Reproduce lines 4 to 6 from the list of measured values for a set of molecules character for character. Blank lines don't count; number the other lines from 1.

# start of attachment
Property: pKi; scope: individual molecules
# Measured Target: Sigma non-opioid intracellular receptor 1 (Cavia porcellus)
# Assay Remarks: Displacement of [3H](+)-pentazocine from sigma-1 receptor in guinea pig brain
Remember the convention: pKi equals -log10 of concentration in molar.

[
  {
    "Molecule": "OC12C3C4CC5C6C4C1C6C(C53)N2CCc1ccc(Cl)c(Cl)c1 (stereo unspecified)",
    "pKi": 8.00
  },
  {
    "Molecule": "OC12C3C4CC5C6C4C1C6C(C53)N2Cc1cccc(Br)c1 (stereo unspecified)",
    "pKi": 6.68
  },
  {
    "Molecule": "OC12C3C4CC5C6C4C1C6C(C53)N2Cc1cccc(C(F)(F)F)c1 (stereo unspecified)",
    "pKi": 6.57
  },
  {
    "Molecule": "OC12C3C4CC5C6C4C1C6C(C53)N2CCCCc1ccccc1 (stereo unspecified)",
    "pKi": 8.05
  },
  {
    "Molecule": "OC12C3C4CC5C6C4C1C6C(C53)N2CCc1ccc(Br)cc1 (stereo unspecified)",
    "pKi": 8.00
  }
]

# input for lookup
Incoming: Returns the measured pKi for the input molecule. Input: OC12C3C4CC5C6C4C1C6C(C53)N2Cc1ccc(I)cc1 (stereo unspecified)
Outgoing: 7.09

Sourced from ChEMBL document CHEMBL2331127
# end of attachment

Remember the convention: pKi equals -log10 of concentration in molar.

[
  {